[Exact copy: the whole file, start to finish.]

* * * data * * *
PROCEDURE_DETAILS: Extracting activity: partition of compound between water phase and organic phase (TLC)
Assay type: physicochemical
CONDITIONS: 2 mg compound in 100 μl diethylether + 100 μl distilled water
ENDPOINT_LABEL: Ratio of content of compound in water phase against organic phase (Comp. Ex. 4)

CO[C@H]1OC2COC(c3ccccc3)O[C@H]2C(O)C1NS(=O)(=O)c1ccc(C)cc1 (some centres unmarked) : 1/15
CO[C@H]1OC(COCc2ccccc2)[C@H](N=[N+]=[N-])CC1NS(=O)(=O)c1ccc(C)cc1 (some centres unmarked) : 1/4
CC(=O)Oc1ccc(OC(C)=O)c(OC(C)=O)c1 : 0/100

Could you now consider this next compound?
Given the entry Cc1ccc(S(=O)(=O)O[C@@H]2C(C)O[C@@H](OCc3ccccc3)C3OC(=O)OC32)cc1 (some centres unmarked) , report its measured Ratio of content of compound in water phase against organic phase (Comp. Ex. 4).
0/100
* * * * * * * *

PROCEDURE_DETAILS: Extracting activity: partition of compound between water phase and organic phase (TLC)
Assay type: physicochemical
CONDITIONS: 2 mg compound in 100 μl diethylether + 100 μl distilled water
ENDPOINT_LABEL: Ratio of content of compound in water phase against organic phase (Comp. Ex. 4)

CO[C@H]1OC2COC(c3ccccc3)O[C@H]2C(O)C1NS(=O)(=O)c1ccc(C)cc1 (some centres unmarked) : 1/15
CO[C@H]1OC(COCc2ccccc2)[C@H](N=[N+]=[N-])CC1NS(=O)(=O)c1ccc(C)cc1 (some centres unmarked) : 1/4
CC(=O)Oc1ccc(OC(C)=O)c(OC(C)=O)c1 : 0/100

Could you now consider this next compound?
Given the entry Cc1ccc(S(=O)(=O)O[C@@H]2C(C)O[C@@H](OCc3ccccc3)C3OC(=O)OC32)cc1 (some centres unmarked) , report its measured Ratio of content of compound in water phase against organic phase (Comp. Ex. 4).
0/100